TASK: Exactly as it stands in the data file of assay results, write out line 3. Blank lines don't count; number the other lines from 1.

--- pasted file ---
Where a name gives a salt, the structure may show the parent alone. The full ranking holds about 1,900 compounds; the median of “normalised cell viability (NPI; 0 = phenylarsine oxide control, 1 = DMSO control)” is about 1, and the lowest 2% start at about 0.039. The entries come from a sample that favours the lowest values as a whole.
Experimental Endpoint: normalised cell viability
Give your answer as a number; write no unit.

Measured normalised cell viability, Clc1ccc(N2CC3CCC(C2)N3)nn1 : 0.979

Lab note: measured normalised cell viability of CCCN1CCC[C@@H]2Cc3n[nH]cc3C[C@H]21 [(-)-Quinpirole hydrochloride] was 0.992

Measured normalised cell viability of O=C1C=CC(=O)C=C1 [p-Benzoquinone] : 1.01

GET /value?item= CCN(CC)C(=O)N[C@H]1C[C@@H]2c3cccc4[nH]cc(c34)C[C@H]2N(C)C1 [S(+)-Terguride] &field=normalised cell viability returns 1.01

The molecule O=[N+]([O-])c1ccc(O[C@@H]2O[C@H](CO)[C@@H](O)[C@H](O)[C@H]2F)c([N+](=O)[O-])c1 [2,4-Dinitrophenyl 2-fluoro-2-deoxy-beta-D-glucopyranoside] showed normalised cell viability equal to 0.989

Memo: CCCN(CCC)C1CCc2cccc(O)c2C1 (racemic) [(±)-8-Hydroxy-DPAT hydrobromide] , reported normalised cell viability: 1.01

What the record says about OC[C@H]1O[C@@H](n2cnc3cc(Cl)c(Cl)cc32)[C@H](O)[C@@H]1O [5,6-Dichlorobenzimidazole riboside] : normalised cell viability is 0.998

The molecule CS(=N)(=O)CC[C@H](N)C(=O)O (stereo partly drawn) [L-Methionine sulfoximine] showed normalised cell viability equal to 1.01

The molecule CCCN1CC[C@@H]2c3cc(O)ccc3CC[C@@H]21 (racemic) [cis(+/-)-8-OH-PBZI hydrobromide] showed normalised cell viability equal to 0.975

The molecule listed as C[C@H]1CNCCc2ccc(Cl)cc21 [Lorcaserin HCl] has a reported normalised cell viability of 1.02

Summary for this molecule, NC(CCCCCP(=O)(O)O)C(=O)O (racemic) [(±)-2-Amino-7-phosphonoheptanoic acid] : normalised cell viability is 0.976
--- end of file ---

Give your answer as a number; write no unit.